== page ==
The same day startup Peeple won £150,000 in funding and a contract to sell their peephole camera device in John Lewis, a Canadian people-rating app of the same name caused international outrage and an overwhelming case of mistaken identity.

The odds? “I had a better chance of winning the lottery,” the security camera startup’s founder Chris Chuter tells Techworld.

Peeple was centre of a social media storm this week ©iStock lceparro
Peeple was centre of a social media storm this week ©iStock lceparro

Chuter’s startup manufactures smart cameras that attach to front door peepholes. By connecting it to a home Wi-Fi network, it can identify, inform, screen, and alert users to anyone who arrives at or opens their front door. Whether it’s a courier arriving with a delivery or children sneaking outside, Peeple sends a notification to the user’s smartphone or tablet and lets them virtually look through the peephole from wherever they are.

Last week Peeple was announced the winner of a 12-week accelerator run by the institutional British retailer - and christmas advert pro.

Simultaenously, another app by the name of Peeple launched. The latter is a rating app which has caused outrage, condemned as a privacy minefield and means for cyberbullying. It allows users to rate other people through a star system - like an Uber driver. Spun as a “positivity app”, the potential for spite is high.

And Chuter’s Peeple was subject to a lot of this spite, he says.

“The same day the John Lewis announcement came out my Twitter blew up. I was getting about a thousands tweets and hour. We had done a decent job on branding and SEO so we popped up first on Google and Twitter. People would click on us and send their rants - and they weren’t very nice.”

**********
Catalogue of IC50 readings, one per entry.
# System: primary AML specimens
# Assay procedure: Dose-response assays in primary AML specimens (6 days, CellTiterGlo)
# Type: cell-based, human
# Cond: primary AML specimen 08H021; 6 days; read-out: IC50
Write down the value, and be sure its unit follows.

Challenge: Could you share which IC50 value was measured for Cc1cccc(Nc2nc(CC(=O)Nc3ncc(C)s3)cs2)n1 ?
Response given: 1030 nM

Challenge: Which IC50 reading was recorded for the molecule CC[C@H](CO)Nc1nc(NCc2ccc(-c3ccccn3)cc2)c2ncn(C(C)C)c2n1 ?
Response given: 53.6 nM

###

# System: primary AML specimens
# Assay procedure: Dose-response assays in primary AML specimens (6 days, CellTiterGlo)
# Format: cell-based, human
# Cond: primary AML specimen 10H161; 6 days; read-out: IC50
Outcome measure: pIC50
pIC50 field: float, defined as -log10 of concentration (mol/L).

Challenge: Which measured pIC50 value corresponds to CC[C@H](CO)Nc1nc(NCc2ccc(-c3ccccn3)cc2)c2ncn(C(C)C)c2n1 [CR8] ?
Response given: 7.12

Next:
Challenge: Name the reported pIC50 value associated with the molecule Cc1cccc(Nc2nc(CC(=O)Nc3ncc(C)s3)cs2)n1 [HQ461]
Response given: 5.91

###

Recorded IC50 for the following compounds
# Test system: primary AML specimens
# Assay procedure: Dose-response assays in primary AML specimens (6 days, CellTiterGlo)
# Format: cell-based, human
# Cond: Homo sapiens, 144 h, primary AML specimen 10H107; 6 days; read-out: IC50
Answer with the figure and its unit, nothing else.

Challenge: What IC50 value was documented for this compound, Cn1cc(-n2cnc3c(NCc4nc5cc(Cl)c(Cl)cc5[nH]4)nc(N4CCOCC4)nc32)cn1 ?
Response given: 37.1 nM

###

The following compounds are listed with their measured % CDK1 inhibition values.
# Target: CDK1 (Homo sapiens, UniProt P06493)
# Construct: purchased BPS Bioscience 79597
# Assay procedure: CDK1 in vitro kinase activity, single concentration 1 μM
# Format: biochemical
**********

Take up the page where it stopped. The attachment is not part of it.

Chuter and a colleague back in California assembled a “tag team” to ensure they responded to every Tweet within half an hour. It was tough, he says, “but that meant a lot of people found out about us."

In fact, Peeple is in a great position, and the publicity can do little to harm their product. Before entering the UK accelerator, it reached second place in a Techcrunch competition and was in the midst of a Kickstarter campaign when John Lewis made the call.

Chuter at CES with Peeple

“We were receiving up to a thousand emails through Kickstarter and one a day asking if we could ship to the UK. It made perfect sense.”

Pitfalls of being a startup in London

Despite Peeple's success, Chuter believes there are particular challenges for UK startups in comparison to the rest of the world. He speaks with authority, having developed his product in Austin, Silicon Valley and now London.

For one, “it’s really hard to live in London" he says.

"People outside of the city don’t realise that. The first thing you need as a startup is a place to sleep - you need shelter first.”

He says poor housing availability and high costs deflate the chances of London mirroring the tech accolades of the US.

“The idea of starting up out of your garage isn’t going to happen in London and that’s sad because if kills half of all startups. People complain about that in San Francisco but they still manage to do it. You can’t even find a bunch of people bunking in a house - it’s really hard to find in London.

While the “resources and density” to help the startup scene thrive exists in the capital, “the challenges are immense in London so when one breaks through - kudos to them because it is one of the most challenging settings".

Lessons from John Lewis

John Lewis is famed for its employee shares scheme, and its democratic nature really appeals to Chuter, who was “immersed” in the retailer’s head office - even eating in the staff’s cafeteria everyday.

“We saw something really unique amongst corporations - that there is a partnership and every employee shares in the glory and defeat. At John Lewis, everyone takes responsibility. If we can live up to those standards I think we will be very successful.”

Peeple, the internet of things security camera startup and not the app, will retail in John Lewis next year.

Read more about the JLAB finalist’s journeys through the accelerator here.